“At the beginning, we weren’t networked at all in the Hamburg start-up scene and also didn’t know what funding opportunities were available. In both cases, beyourpilot was a great help, along with the EXIST application,” Tobias adds.
“Our biggest competitor is the customer himself and his internal processes,” Jannik reports: “We find that many e-commerce retailers have no planning or plan based on Excel. That means we don’t have to convince them 70 to 80 per cent of the time that other providers are better than us.” The challenge for VOIDS, he said, is to get customers to not only plan with the startup, but also see demand shaping as a priority.
E-commerce is in a state of flux: “After peaking in the Corona phase, competition has grown. Retailers therefore need to work on their profile. On the other hand, because of the current interest rates, they can no longer order and store as much merchandise. That hurts. So the market change plays into our hands because that’s where we start,” Jannik explains.
“VOIDS uses a Transformer model from the field of Neuro-Linguistic Programming (NLP). So we are not far from ChatGPT. But we can determine a time series of the future from a time series of the past. Seasonal influences, meteorological influences, our Transformer model can even handle planning data. This is good for our clients because we include their circumstances in the analysis. It’s a deep-learning model for precise forecasts,” says Jannik. The startup offers not only data processing and visualisation, but also data science. Many software solutions don’t have that. That’s why the company can position itself as an AI solution.
Motivation and talent are most important to the founders when it comes to the characteristics of their new employees: “The big fish like Amazon etc. have been working with Data Science for years. Medium-sized businesses can’t do that, or don’t have the resources. Our employees understand this vision and recognise this opportunity. That motivates them. We need real expertise, which is not cheap. However, VOIDS makes an important contribution to e-commerce as a whole and to society – that should motivate us accordingly,” says Jannik. The startup currently has six employees, three of whom are part-time students. Thanks to the Innorampup funding, the founders will hire more professionals in software development and sales and marketing in the future.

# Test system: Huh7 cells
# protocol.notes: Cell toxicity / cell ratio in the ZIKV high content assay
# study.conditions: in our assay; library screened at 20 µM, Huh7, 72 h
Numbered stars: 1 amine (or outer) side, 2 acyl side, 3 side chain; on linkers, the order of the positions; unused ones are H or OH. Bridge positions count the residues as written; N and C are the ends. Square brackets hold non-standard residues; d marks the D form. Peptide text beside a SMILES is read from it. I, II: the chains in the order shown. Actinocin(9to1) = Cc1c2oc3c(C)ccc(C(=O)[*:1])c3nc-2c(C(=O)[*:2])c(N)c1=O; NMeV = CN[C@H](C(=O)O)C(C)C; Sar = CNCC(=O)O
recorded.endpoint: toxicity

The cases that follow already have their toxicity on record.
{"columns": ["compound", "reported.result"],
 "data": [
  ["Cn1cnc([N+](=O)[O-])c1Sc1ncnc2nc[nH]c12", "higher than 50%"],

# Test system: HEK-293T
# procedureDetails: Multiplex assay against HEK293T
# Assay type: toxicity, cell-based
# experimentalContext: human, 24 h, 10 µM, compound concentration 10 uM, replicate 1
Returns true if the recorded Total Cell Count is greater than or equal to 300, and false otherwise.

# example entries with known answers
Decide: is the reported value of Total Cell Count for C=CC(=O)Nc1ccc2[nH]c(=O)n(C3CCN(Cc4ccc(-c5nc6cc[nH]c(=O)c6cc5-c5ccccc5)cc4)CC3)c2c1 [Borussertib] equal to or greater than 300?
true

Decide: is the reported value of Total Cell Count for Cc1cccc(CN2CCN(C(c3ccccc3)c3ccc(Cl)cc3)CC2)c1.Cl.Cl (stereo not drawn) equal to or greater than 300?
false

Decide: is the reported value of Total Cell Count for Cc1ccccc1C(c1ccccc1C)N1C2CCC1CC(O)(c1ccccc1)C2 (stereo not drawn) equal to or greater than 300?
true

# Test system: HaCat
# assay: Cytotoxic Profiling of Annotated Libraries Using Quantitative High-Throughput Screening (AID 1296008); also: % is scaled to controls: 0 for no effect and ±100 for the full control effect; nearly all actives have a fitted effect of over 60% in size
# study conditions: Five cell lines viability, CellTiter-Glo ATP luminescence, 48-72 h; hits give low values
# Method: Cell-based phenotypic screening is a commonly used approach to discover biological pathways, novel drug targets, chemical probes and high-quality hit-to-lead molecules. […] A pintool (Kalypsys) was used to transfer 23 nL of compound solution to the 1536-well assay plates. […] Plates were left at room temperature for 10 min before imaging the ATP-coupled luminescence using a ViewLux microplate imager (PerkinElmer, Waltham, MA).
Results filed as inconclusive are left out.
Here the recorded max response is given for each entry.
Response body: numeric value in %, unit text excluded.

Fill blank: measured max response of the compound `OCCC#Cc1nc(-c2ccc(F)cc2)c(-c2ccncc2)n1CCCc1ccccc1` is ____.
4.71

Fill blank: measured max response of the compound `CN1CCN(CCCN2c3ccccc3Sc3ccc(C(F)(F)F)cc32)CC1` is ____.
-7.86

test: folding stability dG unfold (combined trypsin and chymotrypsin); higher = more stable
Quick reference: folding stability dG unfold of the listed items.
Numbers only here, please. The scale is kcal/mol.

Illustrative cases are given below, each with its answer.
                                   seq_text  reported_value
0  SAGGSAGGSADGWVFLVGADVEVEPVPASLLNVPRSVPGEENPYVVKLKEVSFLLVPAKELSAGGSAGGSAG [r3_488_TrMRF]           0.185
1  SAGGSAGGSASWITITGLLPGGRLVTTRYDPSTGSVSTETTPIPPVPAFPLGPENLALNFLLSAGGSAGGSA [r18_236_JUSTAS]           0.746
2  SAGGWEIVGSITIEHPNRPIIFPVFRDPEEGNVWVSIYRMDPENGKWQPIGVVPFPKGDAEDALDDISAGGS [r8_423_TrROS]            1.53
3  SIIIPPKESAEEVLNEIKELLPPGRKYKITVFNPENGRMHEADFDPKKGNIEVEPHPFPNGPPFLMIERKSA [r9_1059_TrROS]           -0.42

Jannik and Tobias have been working together for about two years: “Before you join forces as a team, you should go through a longer engagement phase. I can only recommend that,” Jannik reports: “In our first joint pilot project, Tobi and I worked together for half a year. We really went through thick and thin: That was our borderline experience.”
Especially in the beginning, the two of them laughed a lot, which Jannik highly recommends to founders: “That’s the thrill. You always have to ask yourself what you can learn from it. First of all, don’t stop and play beyond the pain point and still have fun.” At the time, he says, many things didn’t work out right away because, for example, the database was very modest: “First the stakeholders didn’t want to share any data, then we had to make an effort to do so, and then we had to clean up the data, because the first forecast simply looked catastrophic. The numbers didn’t make sense. You don’t know why that is. You have a deadline from the client. When we send that to the client, they say we’re beginners. Borderline experience. So Tobi sat down with our development team, which didn’t even exist at the time, a mix of freelancers at the time, for seven days. Five times he turned this forecast upside down until we had a presentable result. We were also under time pressure because the whole thing was part of our diploma thesis: We didn’t just want to get a good Master’s degree, we also wanted to prove a business idea.” At that time, the two had hardly any experience. Good communication with the co-founder was necessary to take the pressure off each other. That helped a lot.